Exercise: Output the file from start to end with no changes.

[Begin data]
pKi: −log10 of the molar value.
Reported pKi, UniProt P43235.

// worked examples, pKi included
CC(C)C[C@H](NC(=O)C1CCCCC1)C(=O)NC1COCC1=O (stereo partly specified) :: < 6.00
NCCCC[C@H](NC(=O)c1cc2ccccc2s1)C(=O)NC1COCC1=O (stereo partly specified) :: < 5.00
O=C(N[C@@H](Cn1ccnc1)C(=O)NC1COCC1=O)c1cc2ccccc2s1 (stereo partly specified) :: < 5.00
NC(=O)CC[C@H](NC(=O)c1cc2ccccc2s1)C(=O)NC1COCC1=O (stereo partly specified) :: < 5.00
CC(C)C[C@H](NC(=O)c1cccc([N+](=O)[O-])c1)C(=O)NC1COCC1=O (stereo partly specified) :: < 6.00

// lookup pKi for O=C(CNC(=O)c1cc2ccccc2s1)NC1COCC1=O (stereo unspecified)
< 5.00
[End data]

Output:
pKi: −log10 of the molar value.
Reported pKi, UniProt P43235.

// worked examples, pKi included
CC(C)C[C@H](NC(=O)C1CCCCC1)C(=O)NC1COCC1=O (stereo partly specified) :: < 6.00
NCCCC[C@H](NC(=O)c1cc2ccccc2s1)C(=O)NC1COCC1=O (stereo partly specified) :: < 5.00
O=C(N[C@@H](Cn1ccnc1)C(=O)NC1COCC1=O)c1cc2ccccc2s1 (stereo partly specified) :: < 5.00
NC(=O)CC[C@H](NC(=O)c1cc2ccccc2s1)C(=O)NC1COCC1=O (stereo partly specified) :: < 5.00
CC(C)C[C@H](NC(=O)c1cccc([N+](=O)[O-])c1)C(=O)NC1COCC1=O (stereo partly specified) :: < 6.00

// lookup pKi for O=C(CNC(=O)c1cc2ccccc2s1)NC1COCC1=O (stereo unspecified)
< 5.00